My name is Sonia Bucan and I'm going into my fourth year at McGill University, where I am double-majoring in International Development Studies and Political Science. I am an experienced writer and researcher, with a passion for human rights, social justice, and sustainable development. I’ve always been particularly interested in women’s empowerment, and I enjoy baking and doing yoga in my free time.
My name is Joy Hannam, and I am going to be in my fourth year at McGill completing my Bachelor of Arts in International Development, with a minor in Health Geography and Psychology. Growing up with a creative background, I have picked up many passions in art, photography and design. That, combined with my interest in working with others and helping with community initiatives has led me to seeking projects that engage others. Therefore, I am very happy to be interning with the Participatory Cultures Lab, and I am excited to work on creative projects that inspire change.
Mary Lynne Loftus
Mary Lynne Loftus is a Political Science, Communications and Canadian Ethnic and Racial Studies student going into her final year at McGill. Passionate about advocacy and community engagement, Mary Lynne previously worked at Minister of Justice and Attorney-General of Canada David Lametti’s constituency office. She will serve as an Arts Senator and Coordinator for Women in House for the 2020-2021 academic year. Mary Lynne is excited to see firsthand how participatory approaches to research and social action can play a positive role in communities.
Webinar on Indigenous mentoring
Indigenous youth are at the core of the More than Words & Networks for Change projects. Mentoring/Auntieship is a key theme throughout the project work and we are looking to develop resources for project participants, team members, partners and stakeholders.
Well-being in the time of distancing cellphilm festival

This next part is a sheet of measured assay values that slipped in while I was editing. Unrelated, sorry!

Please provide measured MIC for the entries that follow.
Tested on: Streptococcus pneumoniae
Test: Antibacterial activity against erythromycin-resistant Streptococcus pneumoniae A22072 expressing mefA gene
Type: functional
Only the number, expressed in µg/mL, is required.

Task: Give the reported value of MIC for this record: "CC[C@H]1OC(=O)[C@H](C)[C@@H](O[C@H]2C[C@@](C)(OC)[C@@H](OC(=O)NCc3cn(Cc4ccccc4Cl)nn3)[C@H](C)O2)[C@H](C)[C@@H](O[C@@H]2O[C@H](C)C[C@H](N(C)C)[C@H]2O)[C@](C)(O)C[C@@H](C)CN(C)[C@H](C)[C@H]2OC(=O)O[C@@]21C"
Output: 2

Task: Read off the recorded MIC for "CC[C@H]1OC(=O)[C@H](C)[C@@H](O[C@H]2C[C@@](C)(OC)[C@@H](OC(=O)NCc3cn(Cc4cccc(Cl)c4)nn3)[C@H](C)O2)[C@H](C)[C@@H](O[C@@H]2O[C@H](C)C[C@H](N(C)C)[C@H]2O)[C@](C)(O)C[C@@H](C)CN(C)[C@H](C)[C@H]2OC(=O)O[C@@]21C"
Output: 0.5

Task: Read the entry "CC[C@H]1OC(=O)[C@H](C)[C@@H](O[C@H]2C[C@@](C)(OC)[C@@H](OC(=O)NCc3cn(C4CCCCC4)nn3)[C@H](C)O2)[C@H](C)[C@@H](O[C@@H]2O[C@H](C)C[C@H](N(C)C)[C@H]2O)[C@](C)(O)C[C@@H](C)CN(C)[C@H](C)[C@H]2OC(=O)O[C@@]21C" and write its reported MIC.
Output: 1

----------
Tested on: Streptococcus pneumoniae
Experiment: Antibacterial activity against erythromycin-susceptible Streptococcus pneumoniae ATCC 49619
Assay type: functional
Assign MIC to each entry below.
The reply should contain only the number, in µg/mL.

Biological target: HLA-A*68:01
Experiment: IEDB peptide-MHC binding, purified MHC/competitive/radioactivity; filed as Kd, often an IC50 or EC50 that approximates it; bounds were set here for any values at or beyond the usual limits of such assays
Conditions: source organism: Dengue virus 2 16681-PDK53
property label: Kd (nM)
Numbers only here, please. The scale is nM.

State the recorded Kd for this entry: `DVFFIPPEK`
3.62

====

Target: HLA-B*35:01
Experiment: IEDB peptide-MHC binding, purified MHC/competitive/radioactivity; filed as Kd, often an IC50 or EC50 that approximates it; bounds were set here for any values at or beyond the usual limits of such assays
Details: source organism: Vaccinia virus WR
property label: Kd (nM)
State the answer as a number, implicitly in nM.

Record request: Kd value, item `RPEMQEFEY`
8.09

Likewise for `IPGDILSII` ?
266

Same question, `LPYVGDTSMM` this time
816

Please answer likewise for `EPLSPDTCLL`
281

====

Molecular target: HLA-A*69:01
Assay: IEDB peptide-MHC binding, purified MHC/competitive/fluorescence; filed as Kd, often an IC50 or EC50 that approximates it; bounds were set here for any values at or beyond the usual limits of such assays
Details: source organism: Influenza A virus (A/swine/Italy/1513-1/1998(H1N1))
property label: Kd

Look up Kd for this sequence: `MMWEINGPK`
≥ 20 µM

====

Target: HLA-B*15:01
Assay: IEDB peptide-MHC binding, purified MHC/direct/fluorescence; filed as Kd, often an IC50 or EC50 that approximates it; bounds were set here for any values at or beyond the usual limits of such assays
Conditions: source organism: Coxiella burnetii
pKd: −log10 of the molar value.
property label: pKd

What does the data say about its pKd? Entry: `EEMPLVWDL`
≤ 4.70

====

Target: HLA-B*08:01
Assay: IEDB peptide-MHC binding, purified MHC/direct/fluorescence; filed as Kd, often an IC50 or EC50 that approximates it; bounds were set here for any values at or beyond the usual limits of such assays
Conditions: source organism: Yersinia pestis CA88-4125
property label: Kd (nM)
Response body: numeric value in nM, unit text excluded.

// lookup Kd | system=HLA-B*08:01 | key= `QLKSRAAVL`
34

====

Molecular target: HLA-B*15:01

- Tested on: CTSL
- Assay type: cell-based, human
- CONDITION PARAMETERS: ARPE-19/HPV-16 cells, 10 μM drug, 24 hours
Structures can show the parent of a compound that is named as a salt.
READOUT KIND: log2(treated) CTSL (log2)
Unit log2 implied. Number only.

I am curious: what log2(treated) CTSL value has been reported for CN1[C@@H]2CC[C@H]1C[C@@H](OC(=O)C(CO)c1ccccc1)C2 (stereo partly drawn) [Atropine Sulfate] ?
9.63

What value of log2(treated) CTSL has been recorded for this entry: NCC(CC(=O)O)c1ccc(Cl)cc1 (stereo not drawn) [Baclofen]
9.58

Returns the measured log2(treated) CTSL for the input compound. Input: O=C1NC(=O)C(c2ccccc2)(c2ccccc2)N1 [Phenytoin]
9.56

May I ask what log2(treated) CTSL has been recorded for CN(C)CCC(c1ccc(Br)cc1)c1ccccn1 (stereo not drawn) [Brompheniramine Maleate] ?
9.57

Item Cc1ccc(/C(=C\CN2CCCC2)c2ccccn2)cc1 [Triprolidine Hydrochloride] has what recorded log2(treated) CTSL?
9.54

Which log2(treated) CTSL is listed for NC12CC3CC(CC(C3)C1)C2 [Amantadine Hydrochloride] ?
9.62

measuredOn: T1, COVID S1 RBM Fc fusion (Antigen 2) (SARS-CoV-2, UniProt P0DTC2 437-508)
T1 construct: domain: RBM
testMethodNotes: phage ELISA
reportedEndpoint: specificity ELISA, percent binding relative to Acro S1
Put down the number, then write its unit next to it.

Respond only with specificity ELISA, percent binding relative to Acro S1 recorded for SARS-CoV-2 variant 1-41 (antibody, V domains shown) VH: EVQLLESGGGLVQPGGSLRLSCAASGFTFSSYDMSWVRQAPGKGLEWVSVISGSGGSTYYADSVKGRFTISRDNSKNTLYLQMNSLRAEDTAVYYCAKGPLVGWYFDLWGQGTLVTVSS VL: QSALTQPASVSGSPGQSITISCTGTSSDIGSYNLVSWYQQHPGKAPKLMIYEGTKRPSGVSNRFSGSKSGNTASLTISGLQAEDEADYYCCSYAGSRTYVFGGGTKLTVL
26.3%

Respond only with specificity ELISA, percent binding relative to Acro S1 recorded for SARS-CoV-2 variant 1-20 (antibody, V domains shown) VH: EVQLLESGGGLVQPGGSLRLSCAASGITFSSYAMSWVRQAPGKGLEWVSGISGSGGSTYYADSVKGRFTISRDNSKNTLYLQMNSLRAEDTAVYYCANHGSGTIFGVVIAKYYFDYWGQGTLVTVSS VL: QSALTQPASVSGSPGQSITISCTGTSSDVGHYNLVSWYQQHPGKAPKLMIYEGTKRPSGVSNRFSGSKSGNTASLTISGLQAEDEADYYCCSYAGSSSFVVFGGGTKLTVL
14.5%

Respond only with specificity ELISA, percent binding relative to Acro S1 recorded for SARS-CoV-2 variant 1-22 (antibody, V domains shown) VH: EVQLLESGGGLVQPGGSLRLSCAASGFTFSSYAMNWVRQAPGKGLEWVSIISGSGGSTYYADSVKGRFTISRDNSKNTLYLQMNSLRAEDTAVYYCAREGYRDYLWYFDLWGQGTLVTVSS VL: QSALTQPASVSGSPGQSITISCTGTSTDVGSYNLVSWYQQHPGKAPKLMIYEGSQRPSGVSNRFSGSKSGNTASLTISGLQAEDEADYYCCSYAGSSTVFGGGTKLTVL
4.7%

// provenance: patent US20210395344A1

The International Cellphilm Festival is a regular event of the PCL/IHDW dating back to 2013. Given the particular circumstances we are all experiencing with Covid-19, and the physical distancing measures, we decided to launch a special edition this summer. All of a sudden, people had to stay at home, work and study remotely, and adapt to a new way of living. The purpose of this special edition is to invite people to share with us how they are experiencing this period. The festival is open to everyone.
Cross Cutting - Social Media
An emerging feature of many of the projects attached to the PCL and the IHDW is that WhatsApp is one of main communication tools used by so many of our participants [youth, teacher educators etc .. in Sierra Leone, Mozambique South Africa, Indigenous youth, refugee populations in Montreal How could we make better use of WhatsApp or other platforms in the context of Covid-19 [in these various contexts] and after?
Games and Gamification
An ongoing project of the Games and Gamificiation and Well-being Working Group of the IHDW is to expand the community and to support the development of this work as an area for participatory research and social change. The focus for the internship is to assist in compiling information about the area but also contributing to expanding research possibilities, particularly in development contexts.
Final Report on the PCL summer internship program
This summer, 7 students will be joining the PCL and will be contributing to develop some projects. Their work will involve collaboration with their peers and PCL members and partners. It will be necessary to give visibility to the work done by the interns during the summer with news and updates about the projects and activities in which they are involved. This could involve keeping the internship section up to date in both PCL and IHDW websites and other communication channels.
A key feature of the work within ‘Networks for Change and Well-being: Girl-led ‘from the ground up’ policy making to address sexual violence in Canada and South Africa’ [now in its 6th year] relates to drawing together a number of knowledge mobilization components. Some of these initiatives are meant to support sustaining connections between the girls across the sites in the two countries, and others are really about continuing to ‘get the word out’ about research attached to the project.